The opinion of the court was delivered by: GREEN
CLIFFORD SCOTT GREEN, District Judge.
Plaintiffs recognize that 28 U.S.C. § 2282 prohibits a single district judge from restraining the enforcement, operation or execution of any Act of Congress for repugnance to the Constitution of the United States and that an injunction may be granted only by a Three-Judge District Court convened in accordance with 28 U.S.C. § 2284. Plaintiffs' motion to convene a Three-Judge District Court is presently before the court, and for the reasons hereinafter set forth, the motion is denied.
The relevant allegations of the complaint may be summarized as follows:
(a) Numerous individuals, including plaintiff Iacona, are being indicted for alleged violations of 18 U.S.C. § 1955, resulting in "substantial inconvenience, expense, and harm to plaintiff and others similarly situated".
(b) The Defender Association is being appointed to represent indigent defendants charged with violations of the Act, and because of the volume of criminal representation undertaken by the Defender Association, it is expending "considerable amounts of its limited resources defending such actions".
(c) That Congress in enacting 18 U.S.C. § 1955 did not require a judicial determination that the alleged gambling activities of defendants affect interstate commerce, and that Congress has substituted a Congressional finding that gambling activity as defined in the Act does affect interstate commerce; thus defendants may be prosecuted for intrastate gambling. Plaintiffs allege that the Act which does not require proof of an effect on interstate commerce is "in violation of Article 1, § 8, Cl. 3 of the Federal Constitution and the Tenth Amendment giving Congress and Federal law jurisdiction over matters involving interstate commerce and reserving to the states those powers not specifically delegated to the United States by the Constitution". Plaintiffs also claim that in so legislating Congress has "effectively amended the Constitution in a manner contrary to that provided in Article V of the Constitution".
(d) That "all of the prosecutions in the Eastern District of Pennsylvania involve the use of wire taps to establish violations of state law". The argument is that only when there is a violation of the state law can there be a violation of the federal law, under 18 U.S.C. § 1955. It is also alleged that the Commonwealth of Pennsylvania has established a public policy in Pennsylvania which prohibits wire taps and that the means of prosecuting by use of wire taps invades "privacy rights and First Amendment rights" of Pennsylvania citizens and has a "chilling effect on the exercise of the privacy rights and First Amendment rights".
(e) That because the federal law requires a violation of the state law, it unconstitutionally subjects the accused to possible prosecution by both federal and state authorities. Also, plaintiffs contend, if such dual prosecutions occur, a criminal defendant's plea or testimony in one prosecution may be used in the second prosecution and violate the accused's privilege against self-incrimination. Plaintiffs also contend that the possibility of dual prosecution and self-incrimination deprives the accused of due process rights.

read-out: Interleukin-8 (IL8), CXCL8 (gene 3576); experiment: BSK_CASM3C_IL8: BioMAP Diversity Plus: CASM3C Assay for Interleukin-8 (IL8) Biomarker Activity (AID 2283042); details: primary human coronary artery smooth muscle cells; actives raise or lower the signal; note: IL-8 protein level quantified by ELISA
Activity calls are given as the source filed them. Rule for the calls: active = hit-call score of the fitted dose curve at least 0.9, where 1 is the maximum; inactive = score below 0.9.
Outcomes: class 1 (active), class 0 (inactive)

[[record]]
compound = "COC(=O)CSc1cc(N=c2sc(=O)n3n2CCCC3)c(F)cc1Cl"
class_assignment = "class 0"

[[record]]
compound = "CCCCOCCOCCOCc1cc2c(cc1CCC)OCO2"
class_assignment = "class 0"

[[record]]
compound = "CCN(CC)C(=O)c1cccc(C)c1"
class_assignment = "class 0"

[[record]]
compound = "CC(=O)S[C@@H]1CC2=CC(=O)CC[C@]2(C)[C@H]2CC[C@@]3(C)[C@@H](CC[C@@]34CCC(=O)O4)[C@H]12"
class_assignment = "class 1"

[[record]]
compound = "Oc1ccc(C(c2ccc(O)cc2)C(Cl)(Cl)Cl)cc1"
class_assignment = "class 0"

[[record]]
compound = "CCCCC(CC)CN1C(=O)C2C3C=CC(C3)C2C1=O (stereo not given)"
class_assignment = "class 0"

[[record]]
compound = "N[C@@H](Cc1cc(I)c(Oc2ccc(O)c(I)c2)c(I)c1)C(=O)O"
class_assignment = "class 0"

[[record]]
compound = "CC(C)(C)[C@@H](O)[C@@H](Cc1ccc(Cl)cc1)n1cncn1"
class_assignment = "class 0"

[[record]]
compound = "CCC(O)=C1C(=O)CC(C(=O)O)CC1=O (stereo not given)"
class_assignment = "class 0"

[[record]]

We recognize that the mere allegation of a constitutional question does not in itself establish a substantial constitutional question, requiring the convening of a Three-Judge District Court; however, the single district court judge may not decide the merits of the constitutional challenge but must leave that to the Three-Judge Court if convened. However, the single district judge must first decide if the constitutional question presented is substantial or "plainly unsubstantial." A question is "plainly unsubstantial" when it is "obviously without merit, or because its unsoundness so clearly results from the previous decisions of this court as to foreclose the subject and leave no room for the inference that the questions sought to be raised can be the subject of controversy". Levering and Garrigues Co. v. Morrin, 289 U.S. 103, 105, 53 S. Ct. 549, 550, 77 L. Ed. 1062; Schneider v. Rusk, 372 U.S. 224, 83 S. Ct. 621, 9 L. Ed. 2d 695 (1963); Majuri v. United States, 431 F.2d 469 (3rd Cir. 1970); Keiser v. Bell, 332 F. Supp. 608 (D.C. 1971).
Defendants contend that the questions here presented are unsubstantial because numerous district courts and two Courts of Appeals have upheld the constitutionality of the Act.
The cases cited by defendants as controlling may constitute impressive authority in considering the merits of the constitutional questions; however, at this stage of the proceeding, we do not consider the merits, and the cases cited by defendants are not completely analogous and do not render the constitutional questions raised "plainly unsubstantial".
Also, defendants cite Perez v. United States, 402 U.S. 146, 91 S. Ct. 1357, 28 L. Ed. 2d 686 (1971) as authority for the power of Congress to regulate intrastate activity, after a Congressional finding that the class of activity is within reach of ...